Charlotte-based Swisher Hygiene said Tuesday that it will take a noncash charge of up to $101 million in its most recent quarter, which will erase much of the assets on the company’s balance sheet.
The charge stems from the reduction of Swisher’s “goodwill,” an accounting term for intangible assets such as brand name and a customer base. Companies typically take a “goodwill impairment charge” when the fair market value of such intangible assets is reduced substantially.
Swisher warned investors that it expects to reduce the amount of goodwill on its balance sheet sharply.
“Swisher is in the process of quantifying and finalizing the expected impairment, but it is anticipated to include all or a substantial amount of the goodwill on Swisher’s consolidated balance sheet,” the company said in a news release.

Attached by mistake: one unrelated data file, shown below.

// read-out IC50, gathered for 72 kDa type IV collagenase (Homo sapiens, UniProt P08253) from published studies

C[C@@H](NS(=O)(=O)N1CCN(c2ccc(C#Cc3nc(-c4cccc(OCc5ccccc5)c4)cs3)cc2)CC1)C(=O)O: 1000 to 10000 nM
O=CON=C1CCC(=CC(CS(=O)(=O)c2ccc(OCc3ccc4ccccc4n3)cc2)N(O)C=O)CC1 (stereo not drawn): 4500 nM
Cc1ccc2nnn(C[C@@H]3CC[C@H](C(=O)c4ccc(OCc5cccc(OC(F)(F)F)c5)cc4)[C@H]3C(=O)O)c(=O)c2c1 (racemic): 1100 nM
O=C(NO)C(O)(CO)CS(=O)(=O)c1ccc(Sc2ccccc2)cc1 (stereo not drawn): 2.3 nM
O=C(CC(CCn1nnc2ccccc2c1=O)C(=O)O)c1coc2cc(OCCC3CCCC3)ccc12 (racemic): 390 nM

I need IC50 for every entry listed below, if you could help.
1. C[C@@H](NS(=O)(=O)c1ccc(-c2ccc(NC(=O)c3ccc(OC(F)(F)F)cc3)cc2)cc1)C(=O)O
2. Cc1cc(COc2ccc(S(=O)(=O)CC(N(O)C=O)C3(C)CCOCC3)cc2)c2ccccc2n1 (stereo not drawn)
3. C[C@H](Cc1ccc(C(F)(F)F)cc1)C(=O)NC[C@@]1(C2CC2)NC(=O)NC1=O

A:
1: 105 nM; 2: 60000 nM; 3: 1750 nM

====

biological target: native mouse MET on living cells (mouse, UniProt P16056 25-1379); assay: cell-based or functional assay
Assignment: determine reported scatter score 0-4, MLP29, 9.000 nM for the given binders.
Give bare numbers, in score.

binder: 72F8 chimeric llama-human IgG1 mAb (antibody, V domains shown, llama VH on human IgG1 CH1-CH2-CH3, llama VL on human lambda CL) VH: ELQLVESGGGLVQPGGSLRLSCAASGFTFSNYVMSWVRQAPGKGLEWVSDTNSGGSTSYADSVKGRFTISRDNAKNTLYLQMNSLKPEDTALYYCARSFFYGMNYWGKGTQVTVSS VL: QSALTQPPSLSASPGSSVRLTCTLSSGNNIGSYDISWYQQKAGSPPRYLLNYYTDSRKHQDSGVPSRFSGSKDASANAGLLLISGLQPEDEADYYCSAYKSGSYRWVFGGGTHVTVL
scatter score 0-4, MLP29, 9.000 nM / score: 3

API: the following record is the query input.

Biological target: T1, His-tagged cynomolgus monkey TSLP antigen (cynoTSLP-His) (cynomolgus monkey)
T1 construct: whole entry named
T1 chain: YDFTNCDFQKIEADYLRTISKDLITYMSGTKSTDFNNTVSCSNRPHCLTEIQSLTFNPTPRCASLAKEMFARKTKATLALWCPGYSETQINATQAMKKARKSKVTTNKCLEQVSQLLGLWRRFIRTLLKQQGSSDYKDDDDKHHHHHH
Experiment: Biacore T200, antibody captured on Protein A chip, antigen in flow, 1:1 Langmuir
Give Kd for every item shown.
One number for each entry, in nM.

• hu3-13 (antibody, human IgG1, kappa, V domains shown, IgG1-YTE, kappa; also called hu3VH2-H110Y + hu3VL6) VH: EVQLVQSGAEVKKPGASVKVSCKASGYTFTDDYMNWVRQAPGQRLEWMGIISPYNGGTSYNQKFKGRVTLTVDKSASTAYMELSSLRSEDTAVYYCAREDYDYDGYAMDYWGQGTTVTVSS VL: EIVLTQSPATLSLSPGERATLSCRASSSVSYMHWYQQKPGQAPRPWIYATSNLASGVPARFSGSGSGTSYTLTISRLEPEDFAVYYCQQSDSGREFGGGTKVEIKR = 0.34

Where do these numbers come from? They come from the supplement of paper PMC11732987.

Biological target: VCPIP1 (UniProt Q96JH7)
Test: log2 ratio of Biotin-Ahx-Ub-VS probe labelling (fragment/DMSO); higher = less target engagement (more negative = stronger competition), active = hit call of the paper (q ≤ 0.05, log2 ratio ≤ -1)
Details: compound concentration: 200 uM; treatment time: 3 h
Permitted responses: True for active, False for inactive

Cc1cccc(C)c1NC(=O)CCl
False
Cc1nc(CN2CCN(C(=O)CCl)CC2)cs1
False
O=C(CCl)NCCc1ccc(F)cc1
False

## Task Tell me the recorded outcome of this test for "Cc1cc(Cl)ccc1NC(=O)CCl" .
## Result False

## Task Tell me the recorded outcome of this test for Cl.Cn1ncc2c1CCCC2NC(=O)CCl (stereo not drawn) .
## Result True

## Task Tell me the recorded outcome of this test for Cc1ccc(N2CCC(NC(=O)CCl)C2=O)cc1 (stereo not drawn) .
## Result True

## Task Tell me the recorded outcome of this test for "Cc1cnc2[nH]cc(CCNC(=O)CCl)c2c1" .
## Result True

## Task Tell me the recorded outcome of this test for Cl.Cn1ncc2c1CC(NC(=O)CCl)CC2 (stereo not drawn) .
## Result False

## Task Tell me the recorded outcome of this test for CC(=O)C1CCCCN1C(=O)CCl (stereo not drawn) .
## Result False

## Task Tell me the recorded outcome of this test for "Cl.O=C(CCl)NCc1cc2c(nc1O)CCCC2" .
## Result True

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Goodwill is the largest single item on Swisher’s balance sheet, accounting for $101 million out of $279 million worth of total assets at the end of the third quarter.
The company said the charge will not affect its business.
“The expected impairment will neither affect Swisher’s liquidity or cash flows, nor impact Swisher’s future operations,” the company said.
Swisher has struggled in recent years after improper accounting forced it to restate several quarters worth of financial results. The problems sent Swisher’s stock plunging, and led to several major executive changes, including two new CEOs.
Earlier this month, the company reached a $5.5 million settlement with shareholders who alleged the company inflated its share price with misleading financial results. The company continues to deny the shareholders’ allegations.
Swisher’s stock closed down 7 percent, at 50 cents a share, on Tuesday.